The Aston Martin DB9 first broke cover in 2003 when it was unveiled at the Frankfurt Auto Show, and was intended as a grand tourer to replace the now dated Aston Martin DB7 – a car that left big shoes to fill. Designed by Henrik Fisker and Ian Callum, it shares styling cues with the rest of the Aston Martin models of the period, including the signature grille and flush-fitting door handles. Production of the new supercar began in 2004, and it was the first Aston Martin to be built at the firm’s Gaydon base.
The DB9 was a step leap ahead of the outgoing DB7 model in almost every respect, being constructed largely of aluminium and sharing its chassis with the DBS. This allowed the chassis to be twice as strong as that used in the DB7, but weigh 25 per cent less. The engine is a 6-litre V12 unit sourced from the Aston Martin V12 Vanquish and is capable of hurtling the latest iteration to 187mph in a dizzying 4.1 seconds. Early cars shared the same engine, but in a lower state of tune, producing 450bhp as opposed to the latest car’s 510bhp.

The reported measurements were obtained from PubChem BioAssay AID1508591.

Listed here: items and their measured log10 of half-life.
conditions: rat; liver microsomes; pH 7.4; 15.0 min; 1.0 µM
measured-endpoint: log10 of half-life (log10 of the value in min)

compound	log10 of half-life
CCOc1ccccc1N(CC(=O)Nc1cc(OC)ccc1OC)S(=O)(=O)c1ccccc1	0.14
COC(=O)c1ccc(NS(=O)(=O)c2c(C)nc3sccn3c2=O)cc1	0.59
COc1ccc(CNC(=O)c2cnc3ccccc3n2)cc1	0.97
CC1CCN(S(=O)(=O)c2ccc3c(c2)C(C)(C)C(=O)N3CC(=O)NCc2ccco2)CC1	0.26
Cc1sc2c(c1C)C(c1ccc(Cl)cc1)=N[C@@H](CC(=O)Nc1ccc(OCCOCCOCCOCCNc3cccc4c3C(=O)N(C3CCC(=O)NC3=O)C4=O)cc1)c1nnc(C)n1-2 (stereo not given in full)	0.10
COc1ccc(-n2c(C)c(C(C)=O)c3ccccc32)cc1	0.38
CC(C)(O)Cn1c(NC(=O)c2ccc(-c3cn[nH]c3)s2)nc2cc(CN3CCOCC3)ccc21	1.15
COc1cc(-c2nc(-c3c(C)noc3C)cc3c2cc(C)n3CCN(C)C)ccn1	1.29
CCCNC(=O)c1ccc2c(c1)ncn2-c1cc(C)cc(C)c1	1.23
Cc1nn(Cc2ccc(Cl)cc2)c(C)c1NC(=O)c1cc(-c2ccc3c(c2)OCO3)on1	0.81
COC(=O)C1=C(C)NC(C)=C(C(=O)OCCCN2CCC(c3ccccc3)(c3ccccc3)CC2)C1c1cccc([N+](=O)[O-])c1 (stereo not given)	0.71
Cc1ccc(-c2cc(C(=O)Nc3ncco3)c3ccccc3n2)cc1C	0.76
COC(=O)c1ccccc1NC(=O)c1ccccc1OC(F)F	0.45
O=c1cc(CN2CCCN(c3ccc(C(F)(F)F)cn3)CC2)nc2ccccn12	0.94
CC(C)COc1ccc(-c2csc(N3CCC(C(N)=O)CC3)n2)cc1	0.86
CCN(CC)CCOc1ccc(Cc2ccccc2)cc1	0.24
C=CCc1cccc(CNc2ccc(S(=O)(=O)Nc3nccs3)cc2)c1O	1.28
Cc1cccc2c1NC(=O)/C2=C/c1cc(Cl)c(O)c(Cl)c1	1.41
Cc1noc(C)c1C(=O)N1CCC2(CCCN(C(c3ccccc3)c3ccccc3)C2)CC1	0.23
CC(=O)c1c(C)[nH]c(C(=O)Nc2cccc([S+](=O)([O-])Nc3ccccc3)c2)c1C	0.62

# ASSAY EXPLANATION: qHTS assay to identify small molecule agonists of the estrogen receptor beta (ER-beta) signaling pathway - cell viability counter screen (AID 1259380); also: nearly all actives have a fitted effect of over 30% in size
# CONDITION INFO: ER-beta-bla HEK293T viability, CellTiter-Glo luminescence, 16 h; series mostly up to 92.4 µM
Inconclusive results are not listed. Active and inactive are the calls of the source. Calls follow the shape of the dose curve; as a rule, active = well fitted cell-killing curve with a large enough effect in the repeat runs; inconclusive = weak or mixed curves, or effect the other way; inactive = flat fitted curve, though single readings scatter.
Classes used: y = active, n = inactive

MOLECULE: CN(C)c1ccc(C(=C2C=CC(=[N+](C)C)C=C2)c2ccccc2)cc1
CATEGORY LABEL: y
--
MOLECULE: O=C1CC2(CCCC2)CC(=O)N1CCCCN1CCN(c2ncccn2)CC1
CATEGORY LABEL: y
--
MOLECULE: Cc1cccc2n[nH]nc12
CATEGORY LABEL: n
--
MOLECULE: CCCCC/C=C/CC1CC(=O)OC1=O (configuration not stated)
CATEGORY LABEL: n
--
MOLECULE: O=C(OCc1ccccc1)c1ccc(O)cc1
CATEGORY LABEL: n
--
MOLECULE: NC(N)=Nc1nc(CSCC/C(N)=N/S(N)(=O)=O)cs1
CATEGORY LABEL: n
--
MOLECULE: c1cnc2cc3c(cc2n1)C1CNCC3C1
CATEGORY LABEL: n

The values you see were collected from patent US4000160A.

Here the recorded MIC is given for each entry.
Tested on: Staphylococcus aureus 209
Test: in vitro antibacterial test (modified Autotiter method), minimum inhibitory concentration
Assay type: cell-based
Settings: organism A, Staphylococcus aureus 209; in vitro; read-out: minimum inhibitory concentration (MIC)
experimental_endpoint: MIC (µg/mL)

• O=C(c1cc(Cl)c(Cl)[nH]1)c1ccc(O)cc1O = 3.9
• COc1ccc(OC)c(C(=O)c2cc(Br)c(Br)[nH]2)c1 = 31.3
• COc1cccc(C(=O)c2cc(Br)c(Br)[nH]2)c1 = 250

If top-down motoring is more your scene, then the DB9 Volante should be the car to go for. Still based on Ford’s aluminium chassis, it features extra strengthening to account for the rigidity provided by the coupe’s roof. Additional bracing was also added to the windscreen pillars and, in the event of a crash, two rollover hoops spring from the rear seats. Weighing 59kg more than the coupe model, the Volante was never going to have the same performance. In recognition of this, Aston Martin designed the suspension in a lesser state of tune to improve the ride quality. It was assumed the Volante would be for boulevard cruising, rather than out-and-out track action. The engine upgrades occurred at the same time as the coupe models.
Earlier cars are generally accepted to be not as good as later models, with many claiming that the suspension setup was greatly improved in later years.
Service history is everything with these cars – you will struggle to sell one with anything less than full service history from a main dealer. This means you must demand it when thinking of buying. You’ll want to see a full file bursting with receipts. Check for any signs that money hasn’t been thrown at the car – cheap or worn tyres are a dead giveaway. Don’t underestimate the cost of servicing either – check that its just been done.
TORQUE 420lb ft@5000rpm
TOP SPEED 186mph
GEARBOX 6-speed manual